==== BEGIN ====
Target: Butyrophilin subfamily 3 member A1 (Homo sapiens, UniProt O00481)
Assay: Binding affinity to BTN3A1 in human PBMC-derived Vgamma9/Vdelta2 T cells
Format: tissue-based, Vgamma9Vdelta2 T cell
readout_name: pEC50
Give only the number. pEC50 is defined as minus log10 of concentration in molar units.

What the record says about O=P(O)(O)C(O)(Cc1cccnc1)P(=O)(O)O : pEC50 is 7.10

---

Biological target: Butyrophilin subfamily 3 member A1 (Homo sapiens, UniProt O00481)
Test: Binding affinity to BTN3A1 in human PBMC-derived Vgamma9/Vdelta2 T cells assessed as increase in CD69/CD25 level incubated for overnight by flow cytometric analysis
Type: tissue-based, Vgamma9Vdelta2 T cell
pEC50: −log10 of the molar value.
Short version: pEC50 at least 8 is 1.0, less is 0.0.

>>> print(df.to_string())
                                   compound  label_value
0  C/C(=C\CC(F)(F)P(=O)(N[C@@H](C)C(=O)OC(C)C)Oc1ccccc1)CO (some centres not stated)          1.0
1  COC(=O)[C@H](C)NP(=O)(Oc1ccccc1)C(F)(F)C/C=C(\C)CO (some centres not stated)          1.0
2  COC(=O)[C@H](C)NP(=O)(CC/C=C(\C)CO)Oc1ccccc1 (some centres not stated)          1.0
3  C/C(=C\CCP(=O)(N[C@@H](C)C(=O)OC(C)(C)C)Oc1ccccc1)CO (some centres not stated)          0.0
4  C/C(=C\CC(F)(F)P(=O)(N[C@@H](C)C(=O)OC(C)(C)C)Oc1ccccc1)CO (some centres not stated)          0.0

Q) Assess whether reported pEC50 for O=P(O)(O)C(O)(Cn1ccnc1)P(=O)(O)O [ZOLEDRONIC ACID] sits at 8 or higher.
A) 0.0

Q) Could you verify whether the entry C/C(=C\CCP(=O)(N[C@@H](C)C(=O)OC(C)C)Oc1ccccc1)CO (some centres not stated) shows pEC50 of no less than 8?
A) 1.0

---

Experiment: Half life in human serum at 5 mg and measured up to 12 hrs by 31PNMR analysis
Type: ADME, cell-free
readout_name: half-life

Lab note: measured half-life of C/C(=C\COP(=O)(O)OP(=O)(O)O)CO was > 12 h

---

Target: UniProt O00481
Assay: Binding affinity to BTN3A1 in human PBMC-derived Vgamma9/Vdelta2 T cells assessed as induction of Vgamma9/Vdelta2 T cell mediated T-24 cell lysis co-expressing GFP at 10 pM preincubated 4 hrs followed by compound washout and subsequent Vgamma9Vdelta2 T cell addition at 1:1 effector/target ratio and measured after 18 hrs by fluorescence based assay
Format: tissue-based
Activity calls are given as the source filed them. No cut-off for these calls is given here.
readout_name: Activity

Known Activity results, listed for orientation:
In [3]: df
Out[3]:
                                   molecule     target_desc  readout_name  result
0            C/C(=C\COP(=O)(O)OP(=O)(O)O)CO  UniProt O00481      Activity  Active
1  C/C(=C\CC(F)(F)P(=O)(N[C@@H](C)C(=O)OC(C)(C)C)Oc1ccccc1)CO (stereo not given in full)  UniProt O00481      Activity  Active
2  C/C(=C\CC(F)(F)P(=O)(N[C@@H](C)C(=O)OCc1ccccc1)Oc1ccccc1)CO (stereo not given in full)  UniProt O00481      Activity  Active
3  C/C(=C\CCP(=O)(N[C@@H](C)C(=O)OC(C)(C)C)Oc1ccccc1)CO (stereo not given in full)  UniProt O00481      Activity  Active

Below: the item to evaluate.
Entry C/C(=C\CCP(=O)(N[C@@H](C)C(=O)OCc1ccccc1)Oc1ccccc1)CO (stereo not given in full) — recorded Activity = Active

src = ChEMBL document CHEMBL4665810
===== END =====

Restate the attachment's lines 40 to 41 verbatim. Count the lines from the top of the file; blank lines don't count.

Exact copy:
1  C/C(=C\CC(F)(F)P(=O)(N[C@@H](C)C(=O)OC(C)(C)C)Oc1ccccc1)CO (stereo not given in full)  UniProt O00481      Activity  Active
2  C/C(=C\CC(F)(F)P(=O)(N[C@@H](C)C(=O)OCc1ccccc1)Oc1ccccc1)CO (stereo not given in full)  UniProt O00481      Activity  Active